➤ Arrival in Tynda
➤ Moskovskiy railway station
➤ Legendary Road Labourer Monument (Steam Locomotive ЕА-3246)
➤ “Molotkastiy & Serpastiy” Monument
➤ BAM 25th Anniversary Monument
➤ BAM History Museum
➤ Troizkiy Cathedral
➤ Transfer to the train station
➤ Departure for Severobaikalsk
It is an important railway junction, informally referred to as the capital of the Baikal-Amur Mainline. In 1932, plans for what would eventually become the Baikal-Amur Mainline (BAM) named Tynda as a possible future hub station. A 180-kilometre (110 mi) long rail line, connecting Tynda with BAM station (known as Bamovskaya) near Skovorodino on the Trans-Siberian Railway was constructed between 1933 and 1937, although this was then dismantled during World War II and the rails reused for other projects closer to the front.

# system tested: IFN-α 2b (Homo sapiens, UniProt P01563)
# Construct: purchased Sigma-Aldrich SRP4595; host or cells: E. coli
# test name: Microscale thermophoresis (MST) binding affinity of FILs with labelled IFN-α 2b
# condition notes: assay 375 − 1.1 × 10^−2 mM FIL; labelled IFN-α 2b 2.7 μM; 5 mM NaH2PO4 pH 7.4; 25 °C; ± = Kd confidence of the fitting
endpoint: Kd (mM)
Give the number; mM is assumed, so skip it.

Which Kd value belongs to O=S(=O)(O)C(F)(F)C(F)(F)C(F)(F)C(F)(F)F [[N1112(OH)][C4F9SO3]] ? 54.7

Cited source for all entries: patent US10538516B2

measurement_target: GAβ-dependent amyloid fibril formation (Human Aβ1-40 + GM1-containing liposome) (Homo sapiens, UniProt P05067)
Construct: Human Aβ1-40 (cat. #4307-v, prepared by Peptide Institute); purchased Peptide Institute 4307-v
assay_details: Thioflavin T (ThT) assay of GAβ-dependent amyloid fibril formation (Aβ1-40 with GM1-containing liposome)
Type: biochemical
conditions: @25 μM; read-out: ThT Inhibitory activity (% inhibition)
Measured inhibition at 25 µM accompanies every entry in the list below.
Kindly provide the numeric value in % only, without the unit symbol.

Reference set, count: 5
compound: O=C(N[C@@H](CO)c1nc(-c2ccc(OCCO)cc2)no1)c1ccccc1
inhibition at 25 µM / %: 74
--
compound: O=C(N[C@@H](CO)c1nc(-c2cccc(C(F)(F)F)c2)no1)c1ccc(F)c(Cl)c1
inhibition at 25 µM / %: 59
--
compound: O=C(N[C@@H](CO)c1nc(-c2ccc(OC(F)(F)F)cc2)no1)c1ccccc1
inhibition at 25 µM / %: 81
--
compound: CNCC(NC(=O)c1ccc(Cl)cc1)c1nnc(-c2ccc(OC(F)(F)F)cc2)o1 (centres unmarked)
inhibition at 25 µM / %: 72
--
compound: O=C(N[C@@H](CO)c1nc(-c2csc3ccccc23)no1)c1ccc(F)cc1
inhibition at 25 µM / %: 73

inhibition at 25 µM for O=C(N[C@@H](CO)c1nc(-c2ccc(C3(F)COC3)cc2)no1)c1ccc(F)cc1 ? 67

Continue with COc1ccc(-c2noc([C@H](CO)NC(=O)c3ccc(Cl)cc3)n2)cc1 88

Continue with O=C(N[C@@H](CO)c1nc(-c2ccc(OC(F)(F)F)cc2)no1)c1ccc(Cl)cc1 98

The revival of the construction of the BAM as an All-Union Komsomol Project in the early 1970s saw the reconstruction of the rail line between Bamovskaya and Tyndinsky, followed by the construction of the BAM east and west of the town. The settlement and its hub station were placed under the patronage of Komsomol brigades from Moscow, befitting its status as the symbolic capital of the BAM. As its population grew due to the construction, the settlement was granted town status and received its present name on November 14, 1975.